NEW YORK — Wall Street added to its recent gains on Friday with a broad rally that snapped the market’s three-week losing streak.
SThe &P 500 closed 1.5% higher, its third straight gain, and ended the week up 3.7%. That makes it the benchmark index’s best week back to July.
Big gains for technology companies pushed the Nasdaq composite to a 2.1% gain, while the Dow Jones Industrial Average rose 1.2%. Both indexes also posted their first weekly gains in four weeks.
The latest gains marked a holiday-shortened week of trading on Wall Street, where the market recouped some of what was lost after a mid-August slump that wiped out much of the gains from a midsummer rally.
A weaker dollar and a reversal among short sellers ̵[ads1]2; traders who bet the market will go lower — appeared to be responsible for some of Friday’s rally, said Sameer Samana, senior global market strategist at Wells Fargo Investment Institute.
“You had a little positive catalyst in the dollar coming off today, and lo and behold, that extreme positioning had to kind of wind down,” he said. “We probably wouldn’t read too much into it. For us, the trend in (shares) is still lower.”
SThe &P 500 rose 61.18 points to 4,067.36. The index is still down around 15% so far this year.
The Dow added 377.19 points to 32,151.71, while the Nasdaq gained 250.18 points to 12,112.31.
Technology stocks and retailers had some of the biggest gains. Microsoft rose 2.3% and Amazon rose 2.7%.
DocuSign jumped 10.5% after the electronic signature company reported strong second-quarter sales and raised its subscription forecast.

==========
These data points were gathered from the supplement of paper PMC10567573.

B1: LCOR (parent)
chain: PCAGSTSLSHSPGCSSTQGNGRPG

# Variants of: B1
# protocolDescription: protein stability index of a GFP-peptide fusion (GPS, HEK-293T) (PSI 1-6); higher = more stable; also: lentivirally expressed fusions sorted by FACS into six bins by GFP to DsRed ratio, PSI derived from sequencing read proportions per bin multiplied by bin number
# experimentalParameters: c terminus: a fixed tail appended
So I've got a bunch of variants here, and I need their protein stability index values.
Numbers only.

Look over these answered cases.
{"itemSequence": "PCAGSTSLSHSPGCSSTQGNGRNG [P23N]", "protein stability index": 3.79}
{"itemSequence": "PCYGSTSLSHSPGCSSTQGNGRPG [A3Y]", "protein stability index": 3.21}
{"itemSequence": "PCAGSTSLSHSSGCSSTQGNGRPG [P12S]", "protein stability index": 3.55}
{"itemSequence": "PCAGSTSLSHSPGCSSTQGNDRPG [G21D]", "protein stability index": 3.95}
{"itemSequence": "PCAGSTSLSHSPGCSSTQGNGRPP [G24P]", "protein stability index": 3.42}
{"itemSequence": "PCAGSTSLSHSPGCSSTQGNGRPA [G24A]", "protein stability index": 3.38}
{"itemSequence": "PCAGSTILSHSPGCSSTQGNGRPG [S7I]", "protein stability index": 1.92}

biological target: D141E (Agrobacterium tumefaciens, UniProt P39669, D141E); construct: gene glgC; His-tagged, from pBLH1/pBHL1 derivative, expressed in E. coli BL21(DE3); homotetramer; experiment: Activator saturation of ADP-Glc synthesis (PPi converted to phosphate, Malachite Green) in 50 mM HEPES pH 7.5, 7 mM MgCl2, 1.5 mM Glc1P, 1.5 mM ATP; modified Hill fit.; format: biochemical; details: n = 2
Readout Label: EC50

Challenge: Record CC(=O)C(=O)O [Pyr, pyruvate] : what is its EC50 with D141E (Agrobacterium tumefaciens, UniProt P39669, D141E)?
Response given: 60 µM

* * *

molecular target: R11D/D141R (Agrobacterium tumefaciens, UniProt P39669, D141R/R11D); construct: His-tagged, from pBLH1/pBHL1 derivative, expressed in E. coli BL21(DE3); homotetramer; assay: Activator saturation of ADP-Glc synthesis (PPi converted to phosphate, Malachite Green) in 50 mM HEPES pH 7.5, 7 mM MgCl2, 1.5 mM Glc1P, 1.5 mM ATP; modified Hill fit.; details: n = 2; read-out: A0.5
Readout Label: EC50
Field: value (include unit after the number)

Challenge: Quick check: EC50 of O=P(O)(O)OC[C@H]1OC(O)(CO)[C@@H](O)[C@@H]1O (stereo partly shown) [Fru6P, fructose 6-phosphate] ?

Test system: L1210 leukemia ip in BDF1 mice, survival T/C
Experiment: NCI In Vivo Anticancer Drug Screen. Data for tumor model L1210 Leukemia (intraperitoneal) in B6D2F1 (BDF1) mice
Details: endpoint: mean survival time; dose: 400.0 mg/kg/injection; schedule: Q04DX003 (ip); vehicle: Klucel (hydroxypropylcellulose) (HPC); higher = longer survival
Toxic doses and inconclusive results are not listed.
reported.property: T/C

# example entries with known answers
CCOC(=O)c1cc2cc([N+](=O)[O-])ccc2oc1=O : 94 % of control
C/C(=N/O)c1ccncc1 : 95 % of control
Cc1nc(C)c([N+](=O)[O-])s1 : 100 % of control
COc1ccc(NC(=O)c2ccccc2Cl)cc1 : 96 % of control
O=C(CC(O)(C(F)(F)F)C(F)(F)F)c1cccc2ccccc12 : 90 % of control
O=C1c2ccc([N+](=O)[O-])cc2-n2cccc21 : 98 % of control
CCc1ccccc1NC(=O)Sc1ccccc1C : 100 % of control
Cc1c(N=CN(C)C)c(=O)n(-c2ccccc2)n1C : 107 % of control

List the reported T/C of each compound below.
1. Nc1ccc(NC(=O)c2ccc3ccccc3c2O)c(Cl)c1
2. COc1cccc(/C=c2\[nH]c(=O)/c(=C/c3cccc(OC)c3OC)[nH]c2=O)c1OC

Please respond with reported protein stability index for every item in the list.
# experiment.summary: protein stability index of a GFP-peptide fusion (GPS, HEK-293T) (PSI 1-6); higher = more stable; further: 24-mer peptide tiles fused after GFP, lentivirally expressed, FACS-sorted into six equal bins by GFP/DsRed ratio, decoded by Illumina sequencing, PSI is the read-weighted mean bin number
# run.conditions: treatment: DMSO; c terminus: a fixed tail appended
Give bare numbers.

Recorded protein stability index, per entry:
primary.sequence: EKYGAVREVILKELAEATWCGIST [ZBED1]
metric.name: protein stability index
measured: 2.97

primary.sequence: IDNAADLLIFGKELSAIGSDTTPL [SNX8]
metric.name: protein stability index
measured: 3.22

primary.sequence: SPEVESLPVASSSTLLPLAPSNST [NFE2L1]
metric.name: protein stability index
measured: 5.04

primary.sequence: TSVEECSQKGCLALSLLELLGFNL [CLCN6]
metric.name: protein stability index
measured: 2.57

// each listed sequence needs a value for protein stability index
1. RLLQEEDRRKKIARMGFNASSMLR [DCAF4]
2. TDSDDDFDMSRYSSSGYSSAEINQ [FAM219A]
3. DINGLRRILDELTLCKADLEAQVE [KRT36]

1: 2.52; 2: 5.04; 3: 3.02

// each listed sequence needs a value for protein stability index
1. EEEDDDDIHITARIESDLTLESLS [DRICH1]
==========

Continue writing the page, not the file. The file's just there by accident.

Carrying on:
All 11 industrial sectors in the benchmark index SThe &P 500 rose, although household goods and utility makers, which are typically considered less risky investments, lagged the market. The US crude oil price rose 3.9%, helping to boost shares in the energy sector. Exxon Mobil rose 1.7 percent.
Smaller company shares also showed solid gains. The Russell 2000 index rose 35.94 points, or 1.9%, to 1,882.85.
Bond yields mostly rose. The yield on the 10-year Treasury, which affects mortgage and other borrowing rates, fell to 3.31 from 3.33% late Thursday. The two-year Treasury yield, which tends to track expectations of Federal Reserve action, rose to 3.57% from 3.51%.
The Fed has been the main focus for investors as they try to determine whether the central bank’s plan to cool the hottest inflation in four decades will work or possibly tip an already slowing economy into recession.
Stocks spent July and part of August gaining ground on hopes that the Fed would ease interest rate hikes, but fell in recent weeks as it became clear that the central bank was determined to raise interest rates.
The central bank has already raised interest rates four times this year, and markets expect it to deliver another big increase of three-quarters of a percentage point at its next meeting in two weeks. Fed officials, including Chairman Jerome Powell, have all reaffirmed the central bank’s willingness to raise interest rates until inflation is under control.
That has left investors watching economic data closely for signs that inflation may be cooling. The calendar for such updates will be busy next week.
The Ministry of Labor will release its report on consumer prices for August on Tuesday and a report on wholesale prices on Wednesday. On Thursday, Wall Street will receive an update on retail sales for August.